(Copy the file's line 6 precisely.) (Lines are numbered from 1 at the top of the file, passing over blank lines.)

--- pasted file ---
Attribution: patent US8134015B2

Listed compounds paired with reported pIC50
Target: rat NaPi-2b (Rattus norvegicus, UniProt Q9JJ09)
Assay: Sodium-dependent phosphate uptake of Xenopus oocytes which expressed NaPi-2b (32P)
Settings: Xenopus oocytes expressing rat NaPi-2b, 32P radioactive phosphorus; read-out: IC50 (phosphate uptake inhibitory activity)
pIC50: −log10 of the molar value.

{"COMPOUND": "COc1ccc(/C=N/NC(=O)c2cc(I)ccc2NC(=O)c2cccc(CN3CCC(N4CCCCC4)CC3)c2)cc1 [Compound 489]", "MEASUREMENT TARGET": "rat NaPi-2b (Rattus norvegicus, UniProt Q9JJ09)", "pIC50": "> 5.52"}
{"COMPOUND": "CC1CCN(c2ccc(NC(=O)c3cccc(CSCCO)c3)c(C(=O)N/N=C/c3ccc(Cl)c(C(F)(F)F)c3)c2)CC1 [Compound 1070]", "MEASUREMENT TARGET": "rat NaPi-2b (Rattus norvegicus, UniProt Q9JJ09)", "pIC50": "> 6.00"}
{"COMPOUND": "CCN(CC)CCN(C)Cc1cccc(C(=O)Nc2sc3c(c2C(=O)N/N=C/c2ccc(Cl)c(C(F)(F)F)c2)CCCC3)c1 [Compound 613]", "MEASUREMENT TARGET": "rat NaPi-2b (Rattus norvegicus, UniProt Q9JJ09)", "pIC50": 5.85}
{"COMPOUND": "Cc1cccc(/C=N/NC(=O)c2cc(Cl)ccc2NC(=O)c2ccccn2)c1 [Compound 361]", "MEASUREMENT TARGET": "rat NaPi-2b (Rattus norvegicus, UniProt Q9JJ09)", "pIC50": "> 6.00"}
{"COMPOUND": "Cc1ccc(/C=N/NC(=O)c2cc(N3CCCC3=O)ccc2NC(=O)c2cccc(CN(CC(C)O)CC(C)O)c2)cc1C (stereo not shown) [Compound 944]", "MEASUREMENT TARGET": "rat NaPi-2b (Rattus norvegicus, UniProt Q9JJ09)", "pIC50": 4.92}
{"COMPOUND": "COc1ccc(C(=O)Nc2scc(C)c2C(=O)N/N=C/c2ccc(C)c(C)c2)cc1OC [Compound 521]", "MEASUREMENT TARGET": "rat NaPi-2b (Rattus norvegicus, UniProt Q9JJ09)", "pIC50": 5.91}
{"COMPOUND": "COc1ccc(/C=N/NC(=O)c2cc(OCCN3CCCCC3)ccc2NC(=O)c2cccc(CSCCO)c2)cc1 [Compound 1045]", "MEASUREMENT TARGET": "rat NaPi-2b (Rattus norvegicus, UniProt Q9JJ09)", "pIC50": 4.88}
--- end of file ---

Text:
pIC50: −log10 of the molar value.